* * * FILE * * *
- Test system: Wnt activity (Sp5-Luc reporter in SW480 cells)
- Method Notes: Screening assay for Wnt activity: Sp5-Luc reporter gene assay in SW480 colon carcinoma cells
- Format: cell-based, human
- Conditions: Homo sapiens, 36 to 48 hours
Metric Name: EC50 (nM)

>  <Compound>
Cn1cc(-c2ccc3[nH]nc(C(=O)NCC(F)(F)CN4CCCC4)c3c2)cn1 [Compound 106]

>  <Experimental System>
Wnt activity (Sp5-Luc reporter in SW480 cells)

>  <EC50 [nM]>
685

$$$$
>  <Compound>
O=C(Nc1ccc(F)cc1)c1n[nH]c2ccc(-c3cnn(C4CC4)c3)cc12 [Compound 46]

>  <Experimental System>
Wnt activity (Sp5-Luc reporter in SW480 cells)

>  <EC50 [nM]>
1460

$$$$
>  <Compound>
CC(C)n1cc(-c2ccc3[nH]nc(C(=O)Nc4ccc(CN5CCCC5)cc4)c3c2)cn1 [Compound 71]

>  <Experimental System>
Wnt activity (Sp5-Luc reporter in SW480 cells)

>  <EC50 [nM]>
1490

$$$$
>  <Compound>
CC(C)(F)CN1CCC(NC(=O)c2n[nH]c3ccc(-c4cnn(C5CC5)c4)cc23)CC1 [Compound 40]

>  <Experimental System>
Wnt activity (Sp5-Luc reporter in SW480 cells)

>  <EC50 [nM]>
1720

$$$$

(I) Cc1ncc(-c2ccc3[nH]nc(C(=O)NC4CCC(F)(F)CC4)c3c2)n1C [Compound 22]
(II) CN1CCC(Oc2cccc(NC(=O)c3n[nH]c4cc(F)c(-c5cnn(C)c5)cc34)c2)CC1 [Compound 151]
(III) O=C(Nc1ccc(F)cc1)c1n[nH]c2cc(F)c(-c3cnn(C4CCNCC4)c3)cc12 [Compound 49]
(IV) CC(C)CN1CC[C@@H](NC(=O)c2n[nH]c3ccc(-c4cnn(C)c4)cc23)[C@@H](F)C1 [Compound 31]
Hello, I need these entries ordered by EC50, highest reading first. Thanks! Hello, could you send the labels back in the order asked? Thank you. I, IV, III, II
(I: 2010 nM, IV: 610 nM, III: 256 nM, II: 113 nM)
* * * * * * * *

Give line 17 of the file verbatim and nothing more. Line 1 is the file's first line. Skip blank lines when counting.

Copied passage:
>  <EC50 [nM]>